The Transit Connect is a compact version of the larger and more versatile Transit 250, offering a comfortable ride to families and businesses without the bulkiness of a full-size van. The first-generation the Transit Connect was often seen as a small business vehicle in Europe, but has gradually made its way to the US as an economical and comfortable option for moving people or cargo.
The C-MAX Energi is a plug-in hybrid that is the only wagon in a sea of plug-in vehicles. It has decent acceleration, decent gas mileage, and is, by most accounts, pretty fun to drive. While there are other hybrids that get better gas mileage, few approach the C-MAX Energi’s “ordinariness.” Many reviewers note surprise at how much it feels like driving a regular, gas-only sedan. Pickier consumers might find the smaller cargo area a problem (due to the electric battery), but overall, it receives positive reviews from all sides.
Like the regular Prius, the Plug-In version is comfortable and easy to drive with a decent amount of cargo space. It gets over 50 mpg in regular driving, but as an added bonus, can drive over 10 miles on electric power alone, for an mpg-equivalent of an astounding 95 mpg. You’ll pay more if you choose the Plug-In Hybrid than for a regular Prius, but for the eco-conscious, the extra cost is worth it.
Spacious and comfortable, the GMC Terrain is exactly what you’d expect from an American compact SUV. It’s more subdued and refined than the usual offering from GMC, and brings a welcome change to the company’s lineup. Most reviewers recommend going with the six-cylinder engine instead of the base four-cylinder to get the most out of the vehicle, but for urban exploring, the base model should be just fine. The interior is arguably one of the best in its class, and offers a fantastic space for families on the go.
At first glance, you might mistake the Traverse for a type of minivan. And you wouldn’t exactly be wrong. It drives like a minivan, has cargo space like a large SUV, and seats lots of passengers. But, it’s classified as a midsized SUV. Fuel economy isn’t stellar and falls behind many similar vehicles, but when you have the option of a 4G LTE connection to keep the kids happy, who cares about mpg?
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In the Southwest it doesn’t seem to be the car itself that’s important, but the price. Our data shows that Southwestern shoppers searched more often than others for cars that were, on average, lower-priced than elsewhere. So it’s not just beautiful sunsets and painted rocks you’ll find there in Arizona, it’s bargain hunters.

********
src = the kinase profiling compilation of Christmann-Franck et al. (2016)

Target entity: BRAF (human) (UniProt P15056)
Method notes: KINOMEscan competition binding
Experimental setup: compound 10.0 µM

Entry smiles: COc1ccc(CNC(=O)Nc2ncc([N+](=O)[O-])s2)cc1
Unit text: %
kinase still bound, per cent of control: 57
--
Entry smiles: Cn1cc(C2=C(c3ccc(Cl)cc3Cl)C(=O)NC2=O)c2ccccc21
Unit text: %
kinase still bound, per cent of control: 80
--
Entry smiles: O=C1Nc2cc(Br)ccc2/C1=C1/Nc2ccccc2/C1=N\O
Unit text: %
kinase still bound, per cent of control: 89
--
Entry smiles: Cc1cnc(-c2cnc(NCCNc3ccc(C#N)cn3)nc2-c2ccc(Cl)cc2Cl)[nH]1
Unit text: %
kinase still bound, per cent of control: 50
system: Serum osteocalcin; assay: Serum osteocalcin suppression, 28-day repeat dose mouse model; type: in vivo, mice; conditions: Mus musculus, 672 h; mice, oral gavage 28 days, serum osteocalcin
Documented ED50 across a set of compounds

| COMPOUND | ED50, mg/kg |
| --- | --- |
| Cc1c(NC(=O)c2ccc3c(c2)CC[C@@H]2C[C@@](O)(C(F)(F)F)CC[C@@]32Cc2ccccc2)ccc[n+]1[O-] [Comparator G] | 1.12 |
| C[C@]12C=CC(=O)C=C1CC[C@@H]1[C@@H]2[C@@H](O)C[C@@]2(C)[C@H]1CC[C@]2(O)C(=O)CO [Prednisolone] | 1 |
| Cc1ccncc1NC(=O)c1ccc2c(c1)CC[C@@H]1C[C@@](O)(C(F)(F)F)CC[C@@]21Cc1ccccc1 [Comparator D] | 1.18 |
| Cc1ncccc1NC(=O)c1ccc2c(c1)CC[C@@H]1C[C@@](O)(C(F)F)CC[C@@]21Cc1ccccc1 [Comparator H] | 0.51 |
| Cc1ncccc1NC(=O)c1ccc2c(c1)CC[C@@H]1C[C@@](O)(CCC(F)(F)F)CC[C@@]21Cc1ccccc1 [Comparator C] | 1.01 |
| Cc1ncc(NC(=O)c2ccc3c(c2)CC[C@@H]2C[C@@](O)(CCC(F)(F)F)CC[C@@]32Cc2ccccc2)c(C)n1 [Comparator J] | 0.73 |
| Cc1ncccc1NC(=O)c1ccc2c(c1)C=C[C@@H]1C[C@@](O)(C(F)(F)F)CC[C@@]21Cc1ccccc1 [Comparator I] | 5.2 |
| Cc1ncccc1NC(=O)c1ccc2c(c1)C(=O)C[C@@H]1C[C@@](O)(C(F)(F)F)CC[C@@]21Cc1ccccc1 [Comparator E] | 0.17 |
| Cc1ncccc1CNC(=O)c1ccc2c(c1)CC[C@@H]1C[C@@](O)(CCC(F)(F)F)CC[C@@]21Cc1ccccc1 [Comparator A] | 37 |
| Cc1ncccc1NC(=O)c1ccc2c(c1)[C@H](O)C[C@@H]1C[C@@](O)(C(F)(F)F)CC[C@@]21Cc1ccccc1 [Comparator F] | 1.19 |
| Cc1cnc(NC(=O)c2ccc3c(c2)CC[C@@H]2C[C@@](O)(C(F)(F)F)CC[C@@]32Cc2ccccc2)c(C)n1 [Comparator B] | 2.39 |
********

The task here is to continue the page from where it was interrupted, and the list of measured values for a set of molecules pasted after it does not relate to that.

It’s never been as popular as its competitors, but that’s a good thing for bargain hunters. A step up from its Sonata sibling, the Azera is an under-rated entry-level luxury sedan with leather seats, heated front and rear seats, Bluetooth® and iPod connectivity, and a touchscreen. Used Azeras can be found for very reasonable prices, which may explain why they are at the top of this list!
Either you’re a fan of the Cube and its funky styling, or you’re not. It’s never been quite as popular as the Scion XB or its other competitors, and was discontinued in the US in 2014. But for those who love it, that means bargains abound. Aside from polarizing looks, the Cube is a surprisingly good car. It gets great gas mileage and has a comfortable cabin. Sure, other cars might be more fun in the actual driving department, but they aren’t as distinctive. So, if you’re a fan of its unique silhouette, you’ll have an easy time finding one for a reasonable price.
Love the Impala, but not its price tag? Then the Impala Limited might be the car for you. Produced as a fleet vehicle, the Limited was not generally available to the public. However, finding used Impala Limiteds is relatively easy. They may not be as fancy as Impalas sold in dealerships to the public, but they’ll have the same comfortable ride and legendary history, all at a bargain price.